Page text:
The first big surprise on count day was Aindrias Moynihan’s result.
Though he was expected to do well, he surpassed expectations.
Throughout the campaign, every candidate had their eye on Ballincollig, the largest town in the constituency which, somehow, had no local candidates of a scale that could pose a real challenge for a seat.
Once the town’s boxes were opened, talliers saw Aindrias Moynihan coming out with the lion’s share, his place in Dáil Eireann now certain.
With 8,924 votes, he topped the poll, although Mr Creed, just behind him on 8,869, would beat him to the first seat on transfers.
That left sitting TD Michael Moynihan looking at the third seat.
Having finished more than 1,000 votes ahead of Ms Collins, his seat looked secure, especially with Mr O’Shea trailing him by nearly 3,000 first preferences.
But though small party and independent candidates have never broken through in Cork North-West, they can still make a difference, and 2016 showed how.
As more and more candidates from the across the political divide were eliminated, Mr O’Shea was hoovering up their second preferences.
As the nail-biting count went on, it looked like he might have taken seat.
However, the last count saw him finish just behind Mr Moynihan, who lived to fight another day.
But that day is now approaching and the landscape is very different.
It’s almost certain that we’re looking at another cycle of the two largest parties splitting the three seats between them, but the split is still up for decision.
Along with signing Mr O’Shea, the Fine Gael ticket has been bolstered by Mr Creed’s rising star.
In 2010, he had a bitter falling out with Enda Kenny that almost ended his political prospects. Despite being a long-time ally of Mr Kenny, a close family friend going back to their fathers’ time in the Dáil, he sided with Richard Bruton in the failed Fine Gael leadership heave.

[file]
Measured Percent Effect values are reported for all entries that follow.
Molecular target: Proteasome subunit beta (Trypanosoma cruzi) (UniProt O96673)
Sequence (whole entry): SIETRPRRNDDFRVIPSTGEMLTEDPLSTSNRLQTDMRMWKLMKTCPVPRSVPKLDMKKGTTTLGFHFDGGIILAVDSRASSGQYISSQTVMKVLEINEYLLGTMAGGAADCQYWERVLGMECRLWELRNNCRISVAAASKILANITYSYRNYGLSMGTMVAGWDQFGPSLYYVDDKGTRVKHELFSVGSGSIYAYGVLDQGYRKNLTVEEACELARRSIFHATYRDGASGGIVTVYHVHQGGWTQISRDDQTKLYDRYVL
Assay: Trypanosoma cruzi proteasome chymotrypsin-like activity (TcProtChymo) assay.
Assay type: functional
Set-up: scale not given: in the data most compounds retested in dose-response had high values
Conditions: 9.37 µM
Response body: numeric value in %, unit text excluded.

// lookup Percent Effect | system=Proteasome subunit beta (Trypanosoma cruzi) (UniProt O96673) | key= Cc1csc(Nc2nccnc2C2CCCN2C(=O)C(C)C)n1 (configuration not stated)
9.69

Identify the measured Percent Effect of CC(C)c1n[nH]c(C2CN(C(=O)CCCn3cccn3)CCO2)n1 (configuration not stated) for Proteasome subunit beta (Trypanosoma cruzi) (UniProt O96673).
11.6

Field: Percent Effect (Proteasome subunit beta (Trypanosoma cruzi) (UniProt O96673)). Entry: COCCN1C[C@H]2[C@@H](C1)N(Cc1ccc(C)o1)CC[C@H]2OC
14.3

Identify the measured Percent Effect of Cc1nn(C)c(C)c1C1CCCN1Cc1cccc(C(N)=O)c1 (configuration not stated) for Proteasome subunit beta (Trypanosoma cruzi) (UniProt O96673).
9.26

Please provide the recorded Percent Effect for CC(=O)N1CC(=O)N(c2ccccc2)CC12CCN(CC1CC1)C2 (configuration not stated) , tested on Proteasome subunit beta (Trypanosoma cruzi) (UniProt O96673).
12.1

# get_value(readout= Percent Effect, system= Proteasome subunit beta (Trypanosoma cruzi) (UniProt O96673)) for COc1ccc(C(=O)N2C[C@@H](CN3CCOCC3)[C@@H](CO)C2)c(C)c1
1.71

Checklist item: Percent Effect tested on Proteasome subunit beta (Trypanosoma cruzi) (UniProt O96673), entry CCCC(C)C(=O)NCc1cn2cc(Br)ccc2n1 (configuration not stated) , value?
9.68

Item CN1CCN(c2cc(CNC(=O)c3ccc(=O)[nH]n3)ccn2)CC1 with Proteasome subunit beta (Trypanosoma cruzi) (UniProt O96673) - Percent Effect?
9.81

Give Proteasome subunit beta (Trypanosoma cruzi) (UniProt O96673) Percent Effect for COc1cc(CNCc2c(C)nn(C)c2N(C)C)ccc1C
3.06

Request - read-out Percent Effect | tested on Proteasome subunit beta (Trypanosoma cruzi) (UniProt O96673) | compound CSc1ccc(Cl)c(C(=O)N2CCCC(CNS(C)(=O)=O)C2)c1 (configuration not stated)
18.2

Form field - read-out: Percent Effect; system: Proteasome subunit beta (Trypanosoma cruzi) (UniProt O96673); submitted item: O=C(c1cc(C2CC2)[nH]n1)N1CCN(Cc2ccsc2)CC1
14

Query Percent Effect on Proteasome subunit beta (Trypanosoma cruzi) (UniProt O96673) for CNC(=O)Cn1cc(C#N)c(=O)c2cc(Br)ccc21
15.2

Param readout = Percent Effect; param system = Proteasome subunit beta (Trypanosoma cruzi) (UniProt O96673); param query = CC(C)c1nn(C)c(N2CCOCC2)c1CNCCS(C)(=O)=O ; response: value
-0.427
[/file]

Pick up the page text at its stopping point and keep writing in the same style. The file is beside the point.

Mr Kenny responded by freezing him out for five years, with the two said to not even be on speaking terms.
That’s why it was such a surprise that he was promoted from the back benches straight to the head of the Department of Agriculture, a prized cabinet position for any rural TD.
He subsequently kept the position as Mr Kenny made way for Leo Varadkar, securing his place at the forefront of politics.
Though he rarely courts media attention, the rule of thumb is that Ministers see their vote rise in elections after their appointment, and there’s no reason to think it will be any different here.
The two Moynihans have had a more subdued time in the Dáil.
After failing in his bid for the Ceann Chomairle’s chair, Michael Moynihan was made the party’s chief whip, an important position but not one that comes with the kind of profile of a front bench spokesperson Meanwhile, Aindrias Moynihan’s career trajectory has been typical of any first-term TD, staying more or less on the back benches as the party’s deputy spokesperson on natural resources and the Gaeltacht.
But with that said, the pair have a strong vote between them, and one that could hold off challengers to their seats if they can get their strategy right.
Whether that will hold against Fine Gael’s battering ram combo of Mr Creed and Mr O’Shea is the big question going into this year’s election.